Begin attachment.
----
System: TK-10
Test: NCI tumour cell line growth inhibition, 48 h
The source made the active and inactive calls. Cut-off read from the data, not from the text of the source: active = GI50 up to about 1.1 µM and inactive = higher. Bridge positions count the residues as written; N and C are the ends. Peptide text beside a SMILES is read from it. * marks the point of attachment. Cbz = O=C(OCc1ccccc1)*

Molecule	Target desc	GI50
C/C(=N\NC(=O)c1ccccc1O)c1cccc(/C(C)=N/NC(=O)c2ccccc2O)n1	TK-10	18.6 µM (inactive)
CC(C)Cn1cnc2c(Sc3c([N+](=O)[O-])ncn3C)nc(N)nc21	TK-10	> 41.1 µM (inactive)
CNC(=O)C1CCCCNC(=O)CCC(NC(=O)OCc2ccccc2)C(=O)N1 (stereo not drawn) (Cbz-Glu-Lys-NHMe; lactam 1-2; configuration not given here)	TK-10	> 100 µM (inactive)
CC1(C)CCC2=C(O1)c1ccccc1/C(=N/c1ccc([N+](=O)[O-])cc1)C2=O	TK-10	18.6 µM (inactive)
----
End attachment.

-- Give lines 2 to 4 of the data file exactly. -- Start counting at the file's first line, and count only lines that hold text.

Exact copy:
Test: NCI tumour cell line growth inhibition, 48 h
The source made the active and inactive calls. Cut-off read from the data, not from the text of the source: active = GI50 up to about 1.1 µM and inactive = higher. Bridge positions count the residues as written; N and C are the ends. Peptide text beside a SMILES is read from it. * marks the point of attachment. Cbz = O=C(OCc1ccccc1)*

Molecule	Target desc	GI50